5/12/10

What is the difference between Asset Management and a Hedge Fund? Would it be that in Asset Management you are creating different portfolios for different clients based on their needs, and in a Hedge Fund you are creating one portfolio that has every investors money pooled together?

Comments (34)

5/12/10

Asset management = hedge funds
Asset management = Private equity
Asset management = mutual funds
etc.....

I think you get the point, whenever you manage assets you are in asset management. Now if you want to get into differences between all those types of funds, well thats a whole other discussion.

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5/13/10

I had a feeling that was the case.. But why does this forum have separate forums for
each of those topics and also an asset management forum?

5/13/10
monkay:

I had a feeling that was the case.. But why does this forum have separate forums for
each of those topics and also an asset management forum?

Because asset management also covers private banking, PWM, mutual funds, ect. The asset management forum is probably there to be a catch-all in case someone has private banking questions or a question that does not fall under one of more specialized areas (i.e. PE).

"Greed, in all of its forms; greed for life, for money, for love, for knowledge has marked the upward surge of mankind. And greed, you mark my words, will not only save Teldar Paper, but that other malfunctioning corporation called the USA."

5/21/10

So, is Private Banking a range of services provided to high net-worth individuals, with asset management being an aspect of it?

5/23/10
5/23/10
5/23/10

Leverage. 'Nuff said...

5/23/10

leverage, time horizon, ability to select where in cap structure to invest, risk appetite, attention to a benchmark, nimbleness. I really think a lot of it comes down to time horizon. If you're at a big long-only pitching ideas into a $10B - $100B portfolio, it will take you several weeks to build up and blow out of positions, so you're really making investment decisions based on what can outperform over 2-5 years. at a hedge fund you're paying much more attention to short-term mispricings, e.g. making a call around a quarter relative to expectations etc. Since these funds tend to be much smaller, they can jump in one day and blow out three weeks later with a tidy profit. that just doesn't really work for most long only guys.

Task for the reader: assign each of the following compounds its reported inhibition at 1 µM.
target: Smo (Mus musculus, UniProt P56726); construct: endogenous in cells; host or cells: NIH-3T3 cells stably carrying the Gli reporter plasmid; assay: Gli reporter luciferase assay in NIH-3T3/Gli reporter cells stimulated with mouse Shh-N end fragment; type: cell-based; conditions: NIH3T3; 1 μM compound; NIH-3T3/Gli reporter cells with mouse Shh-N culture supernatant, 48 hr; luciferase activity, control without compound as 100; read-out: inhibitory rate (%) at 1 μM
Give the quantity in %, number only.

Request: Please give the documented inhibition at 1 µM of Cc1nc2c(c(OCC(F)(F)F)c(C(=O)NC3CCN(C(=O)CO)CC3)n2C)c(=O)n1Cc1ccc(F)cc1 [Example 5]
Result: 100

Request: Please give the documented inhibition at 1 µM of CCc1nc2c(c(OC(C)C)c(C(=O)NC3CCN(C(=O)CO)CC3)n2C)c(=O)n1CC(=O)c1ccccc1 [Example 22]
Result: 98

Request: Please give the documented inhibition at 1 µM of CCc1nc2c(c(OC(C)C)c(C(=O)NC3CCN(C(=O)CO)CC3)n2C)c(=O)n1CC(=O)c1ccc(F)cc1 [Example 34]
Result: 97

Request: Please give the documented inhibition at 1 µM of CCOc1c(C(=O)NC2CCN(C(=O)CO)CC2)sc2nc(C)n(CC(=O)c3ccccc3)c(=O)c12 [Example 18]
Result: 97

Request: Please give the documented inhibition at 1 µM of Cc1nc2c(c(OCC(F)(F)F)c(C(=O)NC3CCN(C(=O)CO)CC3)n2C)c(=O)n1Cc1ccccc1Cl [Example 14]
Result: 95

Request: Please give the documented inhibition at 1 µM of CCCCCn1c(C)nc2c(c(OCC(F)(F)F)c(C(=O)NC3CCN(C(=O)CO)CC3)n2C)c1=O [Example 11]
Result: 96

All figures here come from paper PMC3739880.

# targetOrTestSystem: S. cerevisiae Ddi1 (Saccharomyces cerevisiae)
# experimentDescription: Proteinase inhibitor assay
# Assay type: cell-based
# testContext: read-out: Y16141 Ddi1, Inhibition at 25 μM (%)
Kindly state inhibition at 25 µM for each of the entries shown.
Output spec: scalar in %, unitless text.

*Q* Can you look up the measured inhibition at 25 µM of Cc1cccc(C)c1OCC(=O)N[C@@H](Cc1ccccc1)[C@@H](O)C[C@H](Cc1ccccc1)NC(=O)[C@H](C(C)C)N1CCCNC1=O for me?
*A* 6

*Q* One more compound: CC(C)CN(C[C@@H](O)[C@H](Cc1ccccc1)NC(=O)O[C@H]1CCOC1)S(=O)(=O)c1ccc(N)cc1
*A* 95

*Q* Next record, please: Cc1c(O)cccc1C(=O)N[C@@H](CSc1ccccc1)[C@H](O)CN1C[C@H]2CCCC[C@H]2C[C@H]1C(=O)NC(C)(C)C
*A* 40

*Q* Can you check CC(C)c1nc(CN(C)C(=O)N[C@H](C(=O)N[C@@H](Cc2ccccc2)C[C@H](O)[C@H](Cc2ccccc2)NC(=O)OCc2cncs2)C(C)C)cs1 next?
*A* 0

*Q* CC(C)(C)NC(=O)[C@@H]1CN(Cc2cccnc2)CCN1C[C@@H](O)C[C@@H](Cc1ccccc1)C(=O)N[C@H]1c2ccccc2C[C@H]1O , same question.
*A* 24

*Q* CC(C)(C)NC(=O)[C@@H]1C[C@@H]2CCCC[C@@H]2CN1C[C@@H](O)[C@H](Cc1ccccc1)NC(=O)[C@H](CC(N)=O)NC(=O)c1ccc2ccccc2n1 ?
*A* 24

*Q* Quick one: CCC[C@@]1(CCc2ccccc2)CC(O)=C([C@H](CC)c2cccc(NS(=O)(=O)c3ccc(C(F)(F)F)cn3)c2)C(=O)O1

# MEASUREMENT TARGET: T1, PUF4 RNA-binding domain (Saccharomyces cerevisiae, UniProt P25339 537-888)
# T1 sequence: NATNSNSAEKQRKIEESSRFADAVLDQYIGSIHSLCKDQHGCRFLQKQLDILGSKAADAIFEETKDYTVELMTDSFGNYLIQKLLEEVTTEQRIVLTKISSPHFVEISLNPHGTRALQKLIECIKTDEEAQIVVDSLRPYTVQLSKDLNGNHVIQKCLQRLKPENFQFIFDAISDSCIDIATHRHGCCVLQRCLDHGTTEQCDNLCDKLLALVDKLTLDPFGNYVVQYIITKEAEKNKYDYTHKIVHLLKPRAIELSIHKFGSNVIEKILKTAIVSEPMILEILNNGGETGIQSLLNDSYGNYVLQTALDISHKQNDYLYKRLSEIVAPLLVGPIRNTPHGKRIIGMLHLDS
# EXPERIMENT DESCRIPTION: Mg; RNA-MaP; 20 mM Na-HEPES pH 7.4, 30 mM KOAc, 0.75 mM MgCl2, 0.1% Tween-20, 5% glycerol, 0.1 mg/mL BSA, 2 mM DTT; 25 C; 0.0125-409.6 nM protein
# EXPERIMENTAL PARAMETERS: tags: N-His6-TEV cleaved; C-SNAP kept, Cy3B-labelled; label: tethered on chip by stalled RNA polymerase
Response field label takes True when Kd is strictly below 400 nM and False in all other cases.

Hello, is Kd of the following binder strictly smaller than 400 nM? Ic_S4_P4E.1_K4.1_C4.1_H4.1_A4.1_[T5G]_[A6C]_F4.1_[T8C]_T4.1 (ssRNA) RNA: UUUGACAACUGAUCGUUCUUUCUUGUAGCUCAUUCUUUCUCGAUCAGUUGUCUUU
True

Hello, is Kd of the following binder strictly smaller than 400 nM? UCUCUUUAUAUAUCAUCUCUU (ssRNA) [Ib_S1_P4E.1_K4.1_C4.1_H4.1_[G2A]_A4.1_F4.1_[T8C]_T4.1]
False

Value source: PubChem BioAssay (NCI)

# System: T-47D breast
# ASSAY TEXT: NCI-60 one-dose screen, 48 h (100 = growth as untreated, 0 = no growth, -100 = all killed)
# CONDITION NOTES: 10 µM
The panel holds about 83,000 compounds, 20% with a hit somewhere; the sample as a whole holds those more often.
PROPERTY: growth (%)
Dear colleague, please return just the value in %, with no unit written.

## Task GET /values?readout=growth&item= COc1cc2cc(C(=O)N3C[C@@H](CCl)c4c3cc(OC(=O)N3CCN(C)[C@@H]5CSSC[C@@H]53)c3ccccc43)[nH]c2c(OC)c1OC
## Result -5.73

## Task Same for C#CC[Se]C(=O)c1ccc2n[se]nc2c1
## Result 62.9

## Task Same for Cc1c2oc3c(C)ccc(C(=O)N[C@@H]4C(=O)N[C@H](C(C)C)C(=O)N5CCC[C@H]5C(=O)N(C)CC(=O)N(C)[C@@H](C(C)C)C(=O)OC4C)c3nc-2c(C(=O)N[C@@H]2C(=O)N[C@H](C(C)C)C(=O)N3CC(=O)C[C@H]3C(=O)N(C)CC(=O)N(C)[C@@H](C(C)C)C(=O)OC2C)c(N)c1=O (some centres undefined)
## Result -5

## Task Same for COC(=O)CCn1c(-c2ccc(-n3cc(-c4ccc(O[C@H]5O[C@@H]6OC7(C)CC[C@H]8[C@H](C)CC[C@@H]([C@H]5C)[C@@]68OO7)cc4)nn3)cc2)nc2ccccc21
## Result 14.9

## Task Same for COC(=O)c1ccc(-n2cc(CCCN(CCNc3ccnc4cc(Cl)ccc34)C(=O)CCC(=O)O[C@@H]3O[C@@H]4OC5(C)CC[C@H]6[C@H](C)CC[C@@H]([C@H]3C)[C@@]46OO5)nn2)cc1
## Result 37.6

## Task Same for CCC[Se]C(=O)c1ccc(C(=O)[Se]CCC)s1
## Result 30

I'd be curious what the HF guys have to say on the benchmark issue. There's clearly a lot of attention paid to benchmarks at most MFs. Not that we're always buying exactly what's in them, but PMs are keenly aware when things are in or out of their benchmark, and in what weights. My guess is most HF guys care a lot less about that, partly because their "benchmarks" are poorly defined given leverage and l/s considerations.

5/23/10

jankynoname:

leverage, time horizon, ability to select where in cap structure to invest, risk appetite, attention to a benchmark, nimbleness. I really think a lot of it comes down to time horizon. If you're at a big long-only pitching ideas into a $10B - $100B portfolio, it will take you several weeks to build up and blow out of positions, so you're really making investment decisions based on what can outperform over 2-5 years. at a hedge fund you're paying much more attention to short-term mispricings, e.g. making a call around a quarter relative to expectations etc. Since these funds tend to be much smaller, they can jump in one day and blow out three weeks later with a tidy profit. that just doesn't really work for most long only guys.

I'd be curious what the HF guys have to say on the benchmark issue. There's clearly a lot of attention paid to benchmarks at most MFs. Not that we're always buying exactly what's in them, but PMs are keenly aware when things are in or out of their benchmark, and in what weights. My guess is most HF guys care a lot less about that, partly because their "benchmarks" are poorly defined given leverage and l/s considerations.


hmmm when you say "benchmark," do you mean like how in the Sharpe Ratio, the 3 month t-bill is the benchmark? I have heard hedge funds use Sortino ratios with semi-standard deviations, etc.